Currently subject of an exhibition at MoMA, Neri Oxman is an architect, designer and experimental inventor who has pioneered a new way of working in collaboration with nature and biomaterials
Born in Israel and based in Boston, Neri Oxman is an associate professor at the MIT Media Lab. There she founded the Mediated Matter Group, which she conducts research and experimentation across design disciplines with the goal of augmenting the relationship between the natural and built environments.
Her team at the Mediated Matter Group combines digital fabrication and 3D printing, computational design, materials science and synthetic biology, and works on a range of scales from micro to building scale. Oxman’s intention is to find a way of enhancing the relationship between the built, natural and biological environments by using design principles borrowed from nature and implementing them in the invention of innovative design technologies. She has created a new way of working with natural processes, and a new philosophy for designing with organic materials and use of biomimicry.
The fields in which Oxman is employing these new design technologies are architectural design, product design, fashion and digital fabrication and construction. She has worked with 3D printing glass, as well as the manipulation of many natural material processes, including the production of silk and honey.
Oxman has pioneered the field of Material Ecology, which sees computation, fabrication and material as equally important and inseparable dimensions of design. By working in this way, Oxman hopes to create buildings and products that are informed and digitally engineered in close partnership with nature. Her team has worked with materials as seemingly random as moss, mushrooms and apples. Her most recent work investigates the skin pigment melanin as a design material.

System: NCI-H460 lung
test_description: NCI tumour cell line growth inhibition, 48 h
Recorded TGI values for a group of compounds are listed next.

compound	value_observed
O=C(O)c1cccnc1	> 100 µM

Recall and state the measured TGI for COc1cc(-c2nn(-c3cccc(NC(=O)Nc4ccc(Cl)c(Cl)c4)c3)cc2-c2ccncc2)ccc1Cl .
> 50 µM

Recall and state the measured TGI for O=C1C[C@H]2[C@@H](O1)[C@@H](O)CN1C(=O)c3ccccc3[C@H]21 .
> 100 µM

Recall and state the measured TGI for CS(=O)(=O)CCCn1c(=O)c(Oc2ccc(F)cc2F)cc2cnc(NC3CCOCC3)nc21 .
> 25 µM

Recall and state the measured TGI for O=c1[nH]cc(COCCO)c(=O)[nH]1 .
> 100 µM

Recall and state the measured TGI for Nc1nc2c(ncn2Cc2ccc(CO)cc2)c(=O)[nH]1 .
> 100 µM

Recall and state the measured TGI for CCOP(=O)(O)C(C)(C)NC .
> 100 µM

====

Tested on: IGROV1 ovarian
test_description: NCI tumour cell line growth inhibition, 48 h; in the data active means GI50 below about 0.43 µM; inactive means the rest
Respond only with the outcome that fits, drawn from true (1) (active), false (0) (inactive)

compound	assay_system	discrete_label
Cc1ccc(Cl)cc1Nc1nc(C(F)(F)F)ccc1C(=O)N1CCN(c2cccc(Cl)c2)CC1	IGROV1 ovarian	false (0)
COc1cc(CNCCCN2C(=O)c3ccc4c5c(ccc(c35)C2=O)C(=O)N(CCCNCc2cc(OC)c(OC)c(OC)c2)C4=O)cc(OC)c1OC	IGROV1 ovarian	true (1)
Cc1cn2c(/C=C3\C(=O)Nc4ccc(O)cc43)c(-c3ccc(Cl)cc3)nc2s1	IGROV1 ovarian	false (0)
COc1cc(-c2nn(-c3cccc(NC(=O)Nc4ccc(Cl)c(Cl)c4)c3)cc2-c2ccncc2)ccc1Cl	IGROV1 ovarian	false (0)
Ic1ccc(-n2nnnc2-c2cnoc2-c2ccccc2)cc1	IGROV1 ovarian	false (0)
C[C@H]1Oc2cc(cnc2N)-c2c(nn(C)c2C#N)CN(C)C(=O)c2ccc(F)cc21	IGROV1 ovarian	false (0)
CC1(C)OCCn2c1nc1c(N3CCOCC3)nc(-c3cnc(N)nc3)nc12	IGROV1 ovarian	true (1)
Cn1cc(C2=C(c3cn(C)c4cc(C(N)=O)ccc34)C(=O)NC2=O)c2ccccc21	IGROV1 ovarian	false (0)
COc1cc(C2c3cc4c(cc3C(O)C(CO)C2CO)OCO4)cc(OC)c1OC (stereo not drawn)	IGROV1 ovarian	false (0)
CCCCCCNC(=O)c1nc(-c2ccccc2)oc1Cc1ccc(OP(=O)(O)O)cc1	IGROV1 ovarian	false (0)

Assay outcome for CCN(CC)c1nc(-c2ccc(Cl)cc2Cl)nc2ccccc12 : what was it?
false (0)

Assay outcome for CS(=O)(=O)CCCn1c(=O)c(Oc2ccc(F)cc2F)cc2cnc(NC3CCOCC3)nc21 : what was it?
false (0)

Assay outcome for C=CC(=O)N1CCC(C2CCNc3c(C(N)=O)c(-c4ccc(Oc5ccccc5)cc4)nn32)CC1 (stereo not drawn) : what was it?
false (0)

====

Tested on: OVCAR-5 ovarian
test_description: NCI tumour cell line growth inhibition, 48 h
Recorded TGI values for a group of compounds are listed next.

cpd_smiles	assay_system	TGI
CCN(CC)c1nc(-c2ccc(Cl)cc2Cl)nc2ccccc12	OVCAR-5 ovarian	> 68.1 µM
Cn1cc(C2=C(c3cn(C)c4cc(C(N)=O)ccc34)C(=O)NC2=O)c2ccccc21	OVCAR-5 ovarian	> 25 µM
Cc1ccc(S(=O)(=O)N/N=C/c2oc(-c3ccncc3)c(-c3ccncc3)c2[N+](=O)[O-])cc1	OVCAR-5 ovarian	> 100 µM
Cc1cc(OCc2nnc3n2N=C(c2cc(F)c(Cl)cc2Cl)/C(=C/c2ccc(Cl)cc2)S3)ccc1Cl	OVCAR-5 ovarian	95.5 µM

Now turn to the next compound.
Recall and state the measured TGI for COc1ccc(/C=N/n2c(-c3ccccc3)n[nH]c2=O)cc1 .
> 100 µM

Mediated Matter's work has resulted in the publication of over 100 scientific papers and many patents. Among them was Rottlace, a family of masks for the Icelandic singer-songwriter Björk, inspired by her album Vulnicura. Exploring the theme of self-healing and the idea of expressing the face 'without skin,' the resulting masks aim to convey Bjork’s facial structure, connective tissues and muscles and how that conveys her identity.
Rottlace is one of many project where Oxman and the Group have used 3D printing. The Wanderers, a series of wearable objects, wrere created using multi-material 3D printing technology. Working with Will Patrick and Sunanda Sharma, Oxam's team embedded engineered bacteria into the 3D structures to create wearables that could help sustain life in outer space by, for instance, creating oxygen for breathing or biomass for eating.
Other intergalactic projects include anexploration of how zero gravity might affect the process of silk spinning. The research group discovered that silkworms could sense different layers of gravity, and tested how different species might be impacted by different levels of gravity. Another project looked at how space travel would affect colonies of bees.
Oxman has won many awards, and been featured in numerous publications. The Meditated Matter Group's work is included in the numerous museum collections, and she is currently the subject of an exhibition at the MoMA as part of its Spring 2020 programme. In 2009, Icon named her as one of the architects who was shaping the modern world and its future.